The tendency toward anxiety – and toward some specific forms of anxiety, like phobias – may persist throughout childhood and adolescence and into adulthood. And anxiety is closely tied to depression, Dr. Merikangas said. Although there have been reports that anxiety rates among American teenagers have soared, she cited evidence that the international rates of the underlying disorders had stayed consistent from 1998 to 2013; there is no global “epidemic” of clinical anxiety disorders, she said.
But with rates of suicide and suicidal ideation on the rise, it’s particularly important to provide information to schools and to parents about recognizing anxiety and getting children help.
Dr. Harold Koplewicz, the president of the Child Mind Institute, said that when anxiety disorders in children are left untreated, anxiety can inhibit their lives, making standard daily activities difficult, from attending school to sleeping in their own beds, and lead to many extra visits to the school nurse or the pediatrician.
But beyond that, he said, “people underestimate that this is a gateway disorder.” If children don’t get help with these disorders, they may be at risk to develop other mental health problems; the child with severe separation anxiety may develop panic disorder, he said; the child with untreated general anxiety may be at greater risk for depression.
Dr. Merikangas was a co-investigator on a national study of mental disorders in adolescents, which has shown both that anxiety disorders were the most common mental health problems in adolescents in the United States, and also the problems that showed up earliest in those children’s lives – the mean age of onset for anxiety disorders was 6. But many adolescents had never received treatment. That makes it essential to get the word out, Dr. Merikangas said, that anxiety is “one of the most treatable symptoms and syndromes, we can really change their lives with minimal intervention.”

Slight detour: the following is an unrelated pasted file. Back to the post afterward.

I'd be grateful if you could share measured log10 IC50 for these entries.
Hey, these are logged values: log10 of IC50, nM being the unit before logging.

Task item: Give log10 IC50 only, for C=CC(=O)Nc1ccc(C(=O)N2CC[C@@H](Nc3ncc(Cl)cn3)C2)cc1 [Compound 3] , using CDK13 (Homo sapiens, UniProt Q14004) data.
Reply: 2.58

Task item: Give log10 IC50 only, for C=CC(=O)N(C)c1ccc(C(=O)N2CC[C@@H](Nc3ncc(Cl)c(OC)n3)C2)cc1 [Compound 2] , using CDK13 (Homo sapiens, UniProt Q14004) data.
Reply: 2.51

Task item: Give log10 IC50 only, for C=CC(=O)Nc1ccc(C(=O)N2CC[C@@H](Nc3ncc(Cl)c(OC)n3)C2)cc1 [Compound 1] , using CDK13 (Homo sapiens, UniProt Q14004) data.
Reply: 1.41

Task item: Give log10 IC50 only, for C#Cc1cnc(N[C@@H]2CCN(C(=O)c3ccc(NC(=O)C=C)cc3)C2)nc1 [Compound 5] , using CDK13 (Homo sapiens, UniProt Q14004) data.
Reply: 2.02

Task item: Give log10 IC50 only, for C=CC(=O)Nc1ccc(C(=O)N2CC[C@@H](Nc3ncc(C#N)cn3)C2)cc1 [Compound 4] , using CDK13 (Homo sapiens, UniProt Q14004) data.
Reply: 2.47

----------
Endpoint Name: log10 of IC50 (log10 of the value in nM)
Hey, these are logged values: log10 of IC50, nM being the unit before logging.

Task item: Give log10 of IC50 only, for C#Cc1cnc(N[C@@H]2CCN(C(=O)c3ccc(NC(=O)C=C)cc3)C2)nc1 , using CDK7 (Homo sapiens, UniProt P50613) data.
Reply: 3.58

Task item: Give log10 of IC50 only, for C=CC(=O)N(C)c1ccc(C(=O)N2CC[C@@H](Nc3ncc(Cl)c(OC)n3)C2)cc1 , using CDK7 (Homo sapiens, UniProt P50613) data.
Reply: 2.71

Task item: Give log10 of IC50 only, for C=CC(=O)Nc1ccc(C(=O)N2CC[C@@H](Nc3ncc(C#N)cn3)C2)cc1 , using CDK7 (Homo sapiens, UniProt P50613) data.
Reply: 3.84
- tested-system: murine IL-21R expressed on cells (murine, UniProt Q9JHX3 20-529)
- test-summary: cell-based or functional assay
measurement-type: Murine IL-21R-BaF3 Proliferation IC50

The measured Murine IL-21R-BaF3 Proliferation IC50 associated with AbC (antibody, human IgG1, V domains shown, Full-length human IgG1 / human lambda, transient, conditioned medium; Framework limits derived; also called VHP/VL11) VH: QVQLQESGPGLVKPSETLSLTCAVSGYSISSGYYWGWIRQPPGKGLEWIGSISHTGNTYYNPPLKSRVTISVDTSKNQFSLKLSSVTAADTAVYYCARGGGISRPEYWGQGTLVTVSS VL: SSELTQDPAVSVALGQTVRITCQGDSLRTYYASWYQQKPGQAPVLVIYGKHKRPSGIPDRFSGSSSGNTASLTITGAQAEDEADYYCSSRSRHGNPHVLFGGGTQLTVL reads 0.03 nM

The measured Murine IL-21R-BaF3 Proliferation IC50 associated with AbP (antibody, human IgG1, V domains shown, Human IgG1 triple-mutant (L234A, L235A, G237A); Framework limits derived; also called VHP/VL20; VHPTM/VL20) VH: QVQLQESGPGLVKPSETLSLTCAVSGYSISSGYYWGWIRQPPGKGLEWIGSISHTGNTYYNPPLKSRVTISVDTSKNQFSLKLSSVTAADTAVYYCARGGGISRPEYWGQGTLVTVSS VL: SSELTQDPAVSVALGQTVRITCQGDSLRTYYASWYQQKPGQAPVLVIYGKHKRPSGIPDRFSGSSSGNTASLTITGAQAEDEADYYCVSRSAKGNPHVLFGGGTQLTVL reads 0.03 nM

“All these disorders are remarkably treatable,” Dr. Koplewicz said. There are highly effective behavioral and psychosocial therapies, including cognitive behavioral therapies, to help children cope with the demands of daily life. For children who don’t respond to psychosocial therapies, he said, medications can be added.
But perhaps because anxiety is a normal response, parents often believe that even severe and disabling anxiety symptoms are just a phase, and on average, there is a two-year lag between the time children develop anxiety and the time they get help. “It’s bad for these children’s brains,” he said. “Having your brain’s thermostat miss-set is not good for your brain.”
“Anxiety can manifest itself along a continuum,” said Rachel Busman, the senior director of the anxiety disorders center at the Child Mind Institute. The report shows that there is some overlap with physical illnesses, such as chronic headaches or stomach aches, often coordinated with school. “That could be a kid’s way of saying, ‘I’m anxious,’” she said.
And when a child who is having a lot of difficulty with separation gets into the classroom, Dr. Busman said, that child may start throwing things, or running and hiding, and that “bad behavior” may represent the fight or flight response of anxiety. “We’ve also seen kids who have intense social anxiety and their way of managing it is to be class clown,” she said.
Treating children with anxiety always means working with their parents. Jerry Bubrick, senior clinical psychologist at the anxiety disorders center of the Child Mind Institute, said that when children are little, it’s normal for parents to operate in “fix-it mode,” blocking the staircase so a toddler doesn’t tumble down, averting problems before they happen.